Bunny and the pygmy dinosaur

by John MacBeath Watkins

My cats are having trouble adjusting to a door left open to Vashon Island's green, wild world of trees and grass and birds and insects after a lifetime spent indoors in a city apartment. Bonney, out of an abundance of caution, hides, and has so far done no more than look outside. Bunny, my rumpy Manx, has courage in abundance, but that abundance so far does not lead far from the door.

Often, she stands on the concrete porch while a small bird, possibly a towhee, hurls abuse at her (at least I think that's what it is, I don't speak chirp.) I would imagine the bird has a nest nearby, and decided views on whether cats should be let outdoors.

Bunny is a mighty insectivore, but while she's death to bugs, she's never even tried for a bird. The towhee, if that's what it is, can't know that, though.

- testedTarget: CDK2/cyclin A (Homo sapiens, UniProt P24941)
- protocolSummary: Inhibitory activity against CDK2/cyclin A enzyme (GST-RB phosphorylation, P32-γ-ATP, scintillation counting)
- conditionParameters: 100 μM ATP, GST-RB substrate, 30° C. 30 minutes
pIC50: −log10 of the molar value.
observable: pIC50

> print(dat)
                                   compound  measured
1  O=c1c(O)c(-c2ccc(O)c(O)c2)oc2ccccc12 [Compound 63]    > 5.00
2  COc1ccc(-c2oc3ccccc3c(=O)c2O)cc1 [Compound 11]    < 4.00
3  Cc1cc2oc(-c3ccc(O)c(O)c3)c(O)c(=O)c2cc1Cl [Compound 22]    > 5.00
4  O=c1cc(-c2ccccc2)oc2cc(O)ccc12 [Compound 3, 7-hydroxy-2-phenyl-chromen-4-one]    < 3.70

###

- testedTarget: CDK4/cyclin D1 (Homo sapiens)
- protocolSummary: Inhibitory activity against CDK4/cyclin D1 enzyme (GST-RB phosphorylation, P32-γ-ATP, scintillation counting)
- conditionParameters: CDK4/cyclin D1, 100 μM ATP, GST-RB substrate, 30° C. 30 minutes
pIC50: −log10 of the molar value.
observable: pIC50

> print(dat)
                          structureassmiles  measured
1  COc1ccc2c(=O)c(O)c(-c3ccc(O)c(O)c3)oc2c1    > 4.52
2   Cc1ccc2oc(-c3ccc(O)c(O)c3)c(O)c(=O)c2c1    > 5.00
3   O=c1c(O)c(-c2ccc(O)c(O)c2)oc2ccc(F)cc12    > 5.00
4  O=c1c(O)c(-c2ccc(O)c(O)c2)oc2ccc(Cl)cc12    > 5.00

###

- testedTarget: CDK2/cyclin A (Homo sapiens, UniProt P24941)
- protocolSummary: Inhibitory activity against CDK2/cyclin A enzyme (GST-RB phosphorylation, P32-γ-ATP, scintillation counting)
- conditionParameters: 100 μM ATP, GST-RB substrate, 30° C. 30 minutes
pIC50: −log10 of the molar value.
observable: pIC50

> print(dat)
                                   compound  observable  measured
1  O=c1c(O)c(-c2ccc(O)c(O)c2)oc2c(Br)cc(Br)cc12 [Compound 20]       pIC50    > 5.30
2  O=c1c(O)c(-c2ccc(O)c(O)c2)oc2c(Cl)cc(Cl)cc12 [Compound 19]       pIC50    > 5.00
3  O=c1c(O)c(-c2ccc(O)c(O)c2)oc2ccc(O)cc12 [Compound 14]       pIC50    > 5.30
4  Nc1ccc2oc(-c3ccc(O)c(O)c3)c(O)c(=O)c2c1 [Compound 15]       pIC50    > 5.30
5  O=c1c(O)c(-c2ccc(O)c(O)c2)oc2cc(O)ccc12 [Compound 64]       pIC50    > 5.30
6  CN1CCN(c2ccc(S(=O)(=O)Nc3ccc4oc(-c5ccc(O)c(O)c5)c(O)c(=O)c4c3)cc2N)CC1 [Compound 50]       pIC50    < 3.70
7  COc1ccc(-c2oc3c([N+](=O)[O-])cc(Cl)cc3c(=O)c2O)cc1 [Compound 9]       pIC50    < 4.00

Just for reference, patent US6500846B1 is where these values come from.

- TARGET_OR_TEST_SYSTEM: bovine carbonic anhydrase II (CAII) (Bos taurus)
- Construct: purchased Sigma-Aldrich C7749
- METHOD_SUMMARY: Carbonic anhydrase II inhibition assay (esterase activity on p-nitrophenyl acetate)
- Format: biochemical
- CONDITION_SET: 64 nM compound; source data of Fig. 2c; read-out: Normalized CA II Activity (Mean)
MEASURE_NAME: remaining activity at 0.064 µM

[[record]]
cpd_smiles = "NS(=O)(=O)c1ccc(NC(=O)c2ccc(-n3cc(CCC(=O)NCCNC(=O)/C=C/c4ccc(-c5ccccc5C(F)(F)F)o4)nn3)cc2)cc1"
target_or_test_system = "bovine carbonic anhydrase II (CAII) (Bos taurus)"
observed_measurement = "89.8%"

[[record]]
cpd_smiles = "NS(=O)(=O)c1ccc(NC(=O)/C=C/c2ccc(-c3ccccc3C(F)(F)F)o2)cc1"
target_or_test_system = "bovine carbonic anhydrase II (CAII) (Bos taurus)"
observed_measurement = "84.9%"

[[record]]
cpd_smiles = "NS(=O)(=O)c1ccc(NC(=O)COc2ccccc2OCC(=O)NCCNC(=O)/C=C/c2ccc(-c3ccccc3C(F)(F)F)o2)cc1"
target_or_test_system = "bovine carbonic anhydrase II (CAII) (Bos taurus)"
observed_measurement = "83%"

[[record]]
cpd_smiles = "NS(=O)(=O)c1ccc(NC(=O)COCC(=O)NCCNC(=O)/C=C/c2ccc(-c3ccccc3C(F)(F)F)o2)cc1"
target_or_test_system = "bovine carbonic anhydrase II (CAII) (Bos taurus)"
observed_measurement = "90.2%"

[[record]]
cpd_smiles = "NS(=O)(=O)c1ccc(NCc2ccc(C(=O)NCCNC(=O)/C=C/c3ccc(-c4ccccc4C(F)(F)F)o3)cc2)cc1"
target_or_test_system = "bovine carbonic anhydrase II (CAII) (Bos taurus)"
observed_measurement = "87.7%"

It sits on its limb and declaims at the top of its lungs, no doubt saying something like, "I am the descendant of dinosaurs, you puny mammal, take one step onto the grass and I will crush you!"

High above, a crow, which probably could take out a house cat without too much trouble, caws its disapproval as well. Bunny watches the towhee cautiously, never showing the longing for predation that she and Bonney displayed while watching pigeons through a protective layer of the apartment's glass. This is not a game, they seem to realize, there's a real bird out there, and it's no dumb pigeon, it really does seem to have an agenda regarding cats.

I'm sure the towhee is wise enough to know that jawboning (or whatever the beak equivalent is) has its limits, and knows to keep its distance from cats. But at the rate things are going, I'm wondering if it will ever need to apply that knowledge. It's a shame I don't have Chuck and Frank, my shop cats from the University District, here, because being younger, they likely would have adapted to outdoor life more quickly.

But then, there's something to be said for a brace of cats who are safe for songbirds, isn't there?